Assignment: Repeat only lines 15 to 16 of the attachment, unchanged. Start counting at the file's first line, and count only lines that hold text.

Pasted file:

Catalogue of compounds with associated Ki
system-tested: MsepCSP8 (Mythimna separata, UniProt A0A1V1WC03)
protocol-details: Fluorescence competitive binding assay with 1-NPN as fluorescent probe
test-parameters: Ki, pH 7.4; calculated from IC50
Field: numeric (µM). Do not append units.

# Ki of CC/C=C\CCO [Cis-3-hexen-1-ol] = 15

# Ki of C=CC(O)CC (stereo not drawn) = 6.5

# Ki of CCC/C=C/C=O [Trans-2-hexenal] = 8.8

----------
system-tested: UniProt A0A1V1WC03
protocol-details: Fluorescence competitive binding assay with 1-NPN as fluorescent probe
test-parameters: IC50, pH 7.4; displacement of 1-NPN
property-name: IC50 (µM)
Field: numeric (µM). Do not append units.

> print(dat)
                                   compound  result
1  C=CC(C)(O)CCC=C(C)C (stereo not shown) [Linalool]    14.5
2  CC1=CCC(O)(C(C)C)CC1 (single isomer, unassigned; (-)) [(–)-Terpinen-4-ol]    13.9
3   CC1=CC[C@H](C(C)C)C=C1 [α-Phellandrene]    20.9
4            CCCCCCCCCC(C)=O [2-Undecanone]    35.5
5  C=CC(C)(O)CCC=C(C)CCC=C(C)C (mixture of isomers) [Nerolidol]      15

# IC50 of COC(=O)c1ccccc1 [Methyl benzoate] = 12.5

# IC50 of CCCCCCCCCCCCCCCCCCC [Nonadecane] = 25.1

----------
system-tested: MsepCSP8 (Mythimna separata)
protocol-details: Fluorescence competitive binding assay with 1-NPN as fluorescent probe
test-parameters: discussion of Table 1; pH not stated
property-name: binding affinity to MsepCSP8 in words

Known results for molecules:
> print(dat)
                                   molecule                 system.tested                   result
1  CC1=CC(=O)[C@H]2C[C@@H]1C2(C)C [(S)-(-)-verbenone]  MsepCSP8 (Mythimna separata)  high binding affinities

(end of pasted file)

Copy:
> print(dat)
                                   compound  result